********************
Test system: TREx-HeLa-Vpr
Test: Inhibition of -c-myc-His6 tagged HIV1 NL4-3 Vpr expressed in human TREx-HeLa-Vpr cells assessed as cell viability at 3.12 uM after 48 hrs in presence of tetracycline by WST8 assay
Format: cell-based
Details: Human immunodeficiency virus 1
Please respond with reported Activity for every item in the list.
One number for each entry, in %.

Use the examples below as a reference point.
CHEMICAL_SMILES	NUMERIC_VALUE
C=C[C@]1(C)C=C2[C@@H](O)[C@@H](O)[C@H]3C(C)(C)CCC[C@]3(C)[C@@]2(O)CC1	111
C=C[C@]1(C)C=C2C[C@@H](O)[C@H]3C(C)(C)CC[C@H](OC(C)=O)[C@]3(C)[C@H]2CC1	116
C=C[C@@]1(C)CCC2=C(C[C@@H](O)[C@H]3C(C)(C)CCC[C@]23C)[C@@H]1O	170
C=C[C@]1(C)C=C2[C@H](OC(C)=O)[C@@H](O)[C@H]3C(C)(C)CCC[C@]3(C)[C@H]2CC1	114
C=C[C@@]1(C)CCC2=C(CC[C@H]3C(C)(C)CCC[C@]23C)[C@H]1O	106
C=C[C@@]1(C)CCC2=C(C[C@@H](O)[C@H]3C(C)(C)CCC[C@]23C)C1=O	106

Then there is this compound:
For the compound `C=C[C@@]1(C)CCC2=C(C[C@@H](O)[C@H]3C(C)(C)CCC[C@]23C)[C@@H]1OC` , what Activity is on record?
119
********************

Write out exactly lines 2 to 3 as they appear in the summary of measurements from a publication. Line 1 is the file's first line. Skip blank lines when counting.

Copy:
Test: Inhibition of -c-myc-His6 tagged HIV1 NL4-3 Vpr expressed in human TREx-HeLa-Vpr cells assessed as cell viability at 3.12 uM after 48 hrs in presence of tetracycline by WST8 assay
Format: cell-based